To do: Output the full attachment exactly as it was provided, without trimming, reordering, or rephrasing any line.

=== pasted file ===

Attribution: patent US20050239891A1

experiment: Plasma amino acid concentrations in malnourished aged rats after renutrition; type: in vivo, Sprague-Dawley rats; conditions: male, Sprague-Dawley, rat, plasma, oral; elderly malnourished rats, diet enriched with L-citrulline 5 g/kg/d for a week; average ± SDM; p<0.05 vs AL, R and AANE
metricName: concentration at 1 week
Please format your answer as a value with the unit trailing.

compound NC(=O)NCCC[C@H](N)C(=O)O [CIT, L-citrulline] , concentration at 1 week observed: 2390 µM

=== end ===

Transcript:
Attribution: patent US20050239891A1

experiment: Plasma amino acid concentrations in malnourished aged rats after renutrition; type: in vivo, Sprague-Dawley rats; conditions: male, Sprague-Dawley, rat, plasma, oral; elderly malnourished rats, diet enriched with L-citrulline 5 g/kg/d for a week; average ± SDM; p<0.05 vs AL, R and AANE
metricName: concentration at 1 week
Please format your answer as a value with the unit trailing.

compound NC(=O)NCCC[C@H](N)C(=O)O [CIT, L-citrulline] , concentration at 1 week observed: 2390 µM